Colorado School Prayer Ban: Limiting Religious Freedom?
A Colorado High School is being sued for denying a student group the ability to gather for prayer. The Alliance Defending Freedom, a group that describes itself as a non-profit legal organization advocating for the free practice of faith, is suing the school district along with the principal and assistant principal of Pine Creek High School. They allegedly stopped a Christian student group from holding group prayers on the grounds of separation of church and state, Reuters reported. The Alliance says they are violating the students’ First Amendment rights.
The Alliance said in a news release that the informal prayer group would meet to pray, sing, and discuss religion in an unoccupied choir room during a free period, when students are supposedly allowed to meet up with friends and hang out on school grounds. Senior Chase Windebank contacted the Alliance after he unsuccessfully appealed to Principal Kolette Back about the ban, who told him that they could only hold group prayers before or after school, but not during school.
The Alliance then sent a letter in October to Colorado’s Academy School District 20 arguing that Pine Creek is violating the prayer group’s First Amendment rights by restricting their religious freedom. The district responded by saying that no student group is technically allowed to meet during school time. On Friday, the Alliance filed a First Amendment-based suit anyway, saying Windebank’s group should be able to pray freely during the free period.
Public schools themselves are not allowed to hold sanctioned prayers because of the separation of church and state outlined in the First amendment. But Windebank’s group is supposedly informal, thus the group’s prayers aren’t technically school-sanctioned. One could say that since students are free to hang out freely during the free period, they should be allowed to meet to pray. One could also say that for a public school to allow a prayer group to go on violates the separation of church and state. But technically the state (by way of Pine Creek High School) has nothing to do with the prayer group. It’s just Windebank and his friends.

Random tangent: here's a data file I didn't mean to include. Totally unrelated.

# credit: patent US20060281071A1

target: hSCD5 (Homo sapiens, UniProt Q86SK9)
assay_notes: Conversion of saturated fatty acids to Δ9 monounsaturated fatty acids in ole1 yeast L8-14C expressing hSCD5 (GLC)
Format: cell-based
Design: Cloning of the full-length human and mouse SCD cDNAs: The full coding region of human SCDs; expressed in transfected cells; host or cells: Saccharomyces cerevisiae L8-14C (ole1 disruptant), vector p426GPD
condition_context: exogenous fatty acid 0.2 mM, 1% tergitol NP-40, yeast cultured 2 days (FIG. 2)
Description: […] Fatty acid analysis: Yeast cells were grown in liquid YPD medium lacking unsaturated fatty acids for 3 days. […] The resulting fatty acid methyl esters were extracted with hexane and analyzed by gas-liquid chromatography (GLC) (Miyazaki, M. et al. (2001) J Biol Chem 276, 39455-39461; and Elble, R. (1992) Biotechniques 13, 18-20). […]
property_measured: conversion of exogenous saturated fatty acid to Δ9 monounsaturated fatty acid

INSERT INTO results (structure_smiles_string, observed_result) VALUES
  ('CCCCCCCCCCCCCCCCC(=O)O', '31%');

The Pine Creek case may be debatable, but it’s only a small story in a larger issue. The separation of church and state is a principle of secularism that can inadvertently lead to misguided policies that ironically go against secularism. An example of this phenomenon is France’s laws banning conspicuous religious symbols in public schools and banning veils that cover the face in any public place. The laws have been seen as de facto bans specifically on Muslim headwear for women, such as the niqab and the hijab. Proponents have defended the laws as protecting French identity and values, while others say they obstruct religious freedom.
The irony is that secularism and the separation of church and state mean that governments are neutral toward religion. Just like they can’t sponsor religious practices, they also can’t hinder them. It means no religion, not anti-religion. So when it comes to Pine Creek High School’s ban on Windebank’s prayer group, the question is whether or not by asserting the separation of church and state, it means that the school is actually restricting students’ freedom. The separation of church and state, at its core, never requires citizens to give up their freedoms. The prayer group was initially asked by the principals to stop meeting during school hours because what it was doing was religious. By doing that, the school could inadvertently be going against the very principle of separation. Whether or not that’s true, the lawsuit will decide.